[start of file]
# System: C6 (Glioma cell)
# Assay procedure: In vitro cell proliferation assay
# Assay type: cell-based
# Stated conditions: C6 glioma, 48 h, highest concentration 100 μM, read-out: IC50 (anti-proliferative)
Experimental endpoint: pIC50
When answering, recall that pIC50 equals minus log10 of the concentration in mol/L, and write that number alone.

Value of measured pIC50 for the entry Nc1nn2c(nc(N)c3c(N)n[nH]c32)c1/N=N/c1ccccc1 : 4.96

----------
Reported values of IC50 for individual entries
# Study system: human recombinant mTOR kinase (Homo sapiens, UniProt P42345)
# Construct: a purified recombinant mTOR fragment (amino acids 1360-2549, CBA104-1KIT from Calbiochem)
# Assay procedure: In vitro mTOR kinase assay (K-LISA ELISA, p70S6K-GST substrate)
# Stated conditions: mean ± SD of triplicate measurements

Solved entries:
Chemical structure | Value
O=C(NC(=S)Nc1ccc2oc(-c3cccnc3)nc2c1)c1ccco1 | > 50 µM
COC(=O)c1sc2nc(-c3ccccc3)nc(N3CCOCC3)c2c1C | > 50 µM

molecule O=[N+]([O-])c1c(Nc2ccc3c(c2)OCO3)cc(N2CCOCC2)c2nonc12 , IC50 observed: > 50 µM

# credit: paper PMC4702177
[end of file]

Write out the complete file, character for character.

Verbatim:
# System: C6 (Glioma cell)
# Assay procedure: In vitro cell proliferation assay
# Assay type: cell-based
# Stated conditions: C6 glioma, 48 h, highest concentration 100 μM, read-out: IC50 (anti-proliferative)
Experimental endpoint: pIC50
When answering, recall that pIC50 equals minus log10 of the concentration in mol/L, and write that number alone.

Value of measured pIC50 for the entry Nc1nn2c(nc(N)c3c(N)n[nH]c32)c1/N=N/c1ccccc1 : 4.96

----------
Reported values of IC50 for individual entries
# Study system: human recombinant mTOR kinase (Homo sapiens, UniProt P42345)
# Construct: a purified recombinant mTOR fragment (amino acids 1360-2549, CBA104-1KIT from Calbiochem)
# Assay procedure: In vitro mTOR kinase assay (K-LISA ELISA, p70S6K-GST substrate)
# Stated conditions: mean ± SD of triplicate measurements

Solved entries:
Chemical structure | Value
O=C(NC(=S)Nc1ccc2oc(-c3cccnc3)nc2c1)c1ccco1 | > 50 µM
COC(=O)c1sc2nc(-c3ccccc3)nc(N3CCOCC3)c2c1C | > 50 µM

molecule O=[N+]([O-])c1c(Nc2ccc3c(c2)OCO3)cc(N2CCOCC2)c2nonc12 , IC50 observed: > 50 µM

# credit: paper PMC4702177